My thoughts: Equity release can be a great way to stay in your home and release capital, but it is at a cost and it’s essential you only use companies who are members of the Equity Release Council. Equity release isn’t the only way of finding cash to help fund your retirement, so it’s worth speaking to an independent financial advisor beforehand so you consider ALL the options.
4. Lloyds to fund increase supply of homes
Lloyds revealing plans to launch a £50 million equity fund for small house-building projects across the UK to help remedy the lack of affordable homes. António Horta-Osório, Lloyds’ chief executive, said at least 60,000 are needed and that the housing market was critical to the ‘future prosperity of the UK’. A commission on housing will be set up, chaired by former housing ministers, to discuss supply of homes. Banks have been sharply criticised for not lending to SMEs and the Chancellor, George Osborne, announced in August that banks would be compelled to refer rejected loan applications to alternative means of finance. Meantime, other sources of funding such as peer-to-peer lending have grown in popularity. Lloyds said the fund would provide investment for SME house builders who were otherwise struggling to obtain funding for certain projects. For more, visit Fiancial Times.
My thoughts – making sure not just large, but small to medium sized developers can get building again is essential. We need 250,000 homes a year just to keep up with new households, let alone make up for the loss of 1 million homes which didn’t get built during the recession. When you consider we have 80,000 people in temporary housing and 1.6 million people on council waiting lists, clearly any new builds will be gratefully received by the public!
5. Lowest ever fixed rates from lenders coming forward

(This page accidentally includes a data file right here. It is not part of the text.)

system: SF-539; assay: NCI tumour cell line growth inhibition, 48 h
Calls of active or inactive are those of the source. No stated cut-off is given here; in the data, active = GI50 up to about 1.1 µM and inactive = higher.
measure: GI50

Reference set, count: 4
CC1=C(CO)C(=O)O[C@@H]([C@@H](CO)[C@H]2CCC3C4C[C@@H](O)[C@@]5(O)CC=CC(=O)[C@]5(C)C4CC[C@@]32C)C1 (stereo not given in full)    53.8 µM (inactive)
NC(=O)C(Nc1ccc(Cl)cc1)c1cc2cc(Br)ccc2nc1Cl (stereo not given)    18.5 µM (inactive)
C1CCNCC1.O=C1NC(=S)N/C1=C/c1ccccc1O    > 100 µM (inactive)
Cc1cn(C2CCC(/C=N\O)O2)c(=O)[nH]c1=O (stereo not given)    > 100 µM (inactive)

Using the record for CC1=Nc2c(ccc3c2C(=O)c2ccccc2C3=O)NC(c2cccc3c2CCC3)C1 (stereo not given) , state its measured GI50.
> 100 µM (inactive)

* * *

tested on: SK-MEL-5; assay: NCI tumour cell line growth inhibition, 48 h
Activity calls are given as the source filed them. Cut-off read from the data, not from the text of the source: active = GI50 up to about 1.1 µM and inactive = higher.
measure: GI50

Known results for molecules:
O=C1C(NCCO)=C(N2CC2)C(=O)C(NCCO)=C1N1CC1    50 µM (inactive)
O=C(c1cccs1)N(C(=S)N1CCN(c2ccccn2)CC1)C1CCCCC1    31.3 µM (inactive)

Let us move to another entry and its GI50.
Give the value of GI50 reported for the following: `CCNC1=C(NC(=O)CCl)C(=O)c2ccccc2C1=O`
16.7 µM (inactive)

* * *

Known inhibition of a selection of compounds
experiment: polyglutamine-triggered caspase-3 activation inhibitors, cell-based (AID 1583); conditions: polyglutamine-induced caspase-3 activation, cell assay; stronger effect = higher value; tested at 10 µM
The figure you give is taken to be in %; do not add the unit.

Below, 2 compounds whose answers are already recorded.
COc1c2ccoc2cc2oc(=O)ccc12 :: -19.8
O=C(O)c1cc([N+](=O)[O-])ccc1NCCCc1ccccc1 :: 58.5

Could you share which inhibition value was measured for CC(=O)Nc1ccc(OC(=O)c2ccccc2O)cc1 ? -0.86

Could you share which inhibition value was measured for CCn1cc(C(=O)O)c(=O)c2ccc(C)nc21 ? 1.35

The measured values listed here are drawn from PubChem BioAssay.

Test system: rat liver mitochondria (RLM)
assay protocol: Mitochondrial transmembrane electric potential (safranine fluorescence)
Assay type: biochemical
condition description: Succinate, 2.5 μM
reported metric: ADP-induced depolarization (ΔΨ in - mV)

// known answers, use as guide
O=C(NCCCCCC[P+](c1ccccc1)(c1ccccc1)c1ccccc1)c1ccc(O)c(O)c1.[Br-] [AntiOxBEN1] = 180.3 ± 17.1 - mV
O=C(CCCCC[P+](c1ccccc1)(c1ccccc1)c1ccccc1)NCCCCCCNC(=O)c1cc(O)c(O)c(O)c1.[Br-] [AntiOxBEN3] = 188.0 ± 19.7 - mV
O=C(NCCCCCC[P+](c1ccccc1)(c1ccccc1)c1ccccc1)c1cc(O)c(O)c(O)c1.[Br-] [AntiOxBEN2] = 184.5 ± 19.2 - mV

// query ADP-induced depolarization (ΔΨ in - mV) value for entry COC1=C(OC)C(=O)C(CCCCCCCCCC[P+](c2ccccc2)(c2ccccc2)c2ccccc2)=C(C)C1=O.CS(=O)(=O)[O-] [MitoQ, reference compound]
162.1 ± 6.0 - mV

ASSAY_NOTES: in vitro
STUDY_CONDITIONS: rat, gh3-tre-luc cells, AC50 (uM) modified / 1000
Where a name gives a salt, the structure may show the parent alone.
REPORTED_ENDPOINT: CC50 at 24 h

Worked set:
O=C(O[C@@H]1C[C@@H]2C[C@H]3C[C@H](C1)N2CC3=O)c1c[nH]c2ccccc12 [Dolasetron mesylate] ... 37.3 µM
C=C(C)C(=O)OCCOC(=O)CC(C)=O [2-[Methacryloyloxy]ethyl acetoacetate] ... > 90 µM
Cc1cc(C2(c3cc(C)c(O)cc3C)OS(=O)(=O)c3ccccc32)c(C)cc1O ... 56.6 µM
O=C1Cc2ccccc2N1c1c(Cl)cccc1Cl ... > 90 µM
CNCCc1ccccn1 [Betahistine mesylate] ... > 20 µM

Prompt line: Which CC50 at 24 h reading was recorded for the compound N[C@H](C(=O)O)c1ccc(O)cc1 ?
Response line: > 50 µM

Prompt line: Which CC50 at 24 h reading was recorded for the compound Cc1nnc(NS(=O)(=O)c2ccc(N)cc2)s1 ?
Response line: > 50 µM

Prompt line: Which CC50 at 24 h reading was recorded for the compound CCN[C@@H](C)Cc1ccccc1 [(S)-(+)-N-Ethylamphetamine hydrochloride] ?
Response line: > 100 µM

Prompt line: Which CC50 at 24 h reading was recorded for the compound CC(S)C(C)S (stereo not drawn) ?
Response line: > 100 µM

Nationwide is offering its lowest-ever fixed-rate mortgage. A new two-year fixed-rate deal is available up to 60 per cent LTV at a rate of 1.84% for new mortgage customers, and 1.74% for existing mortgage customers. The product fee is £999, reduced to £499 for first time buyers. The Society is also reducing certain fixed and tracker rates across by up to 0.65%: two-year fixed-rate deals go down to 0.55%, while three- and four-year fixed-rate deals are reduced by up to 0.50% and start from 2.29%. Five-year fixed-rate mortgages are reduced by up to 0.55% and start at 2.84%. Tracker rates are reduced by up to 0.65%, with competitive rates starting at 1.44% for the two-year tracker, available at up to 75 per cent LTV. Nationwide’s Divisional Director of Mortgages and Savings, Richard Napier, said: “We are … offering competitive fixed rate and tracker deals to all mortgage customers, whilst continuing to offer additional discounts for existing mortgage customers and first time buyers.” To read more, go to Property Reporter.
My thoughts – if you haven’t already, please review your mortgage, getting a good rate can save you thousands of pounds on your home or on buy to let investments. Ideally make sure you see a good broker who can work out what is best for your personal circumstances – following what your family or mates do isn’t the right approach to finance!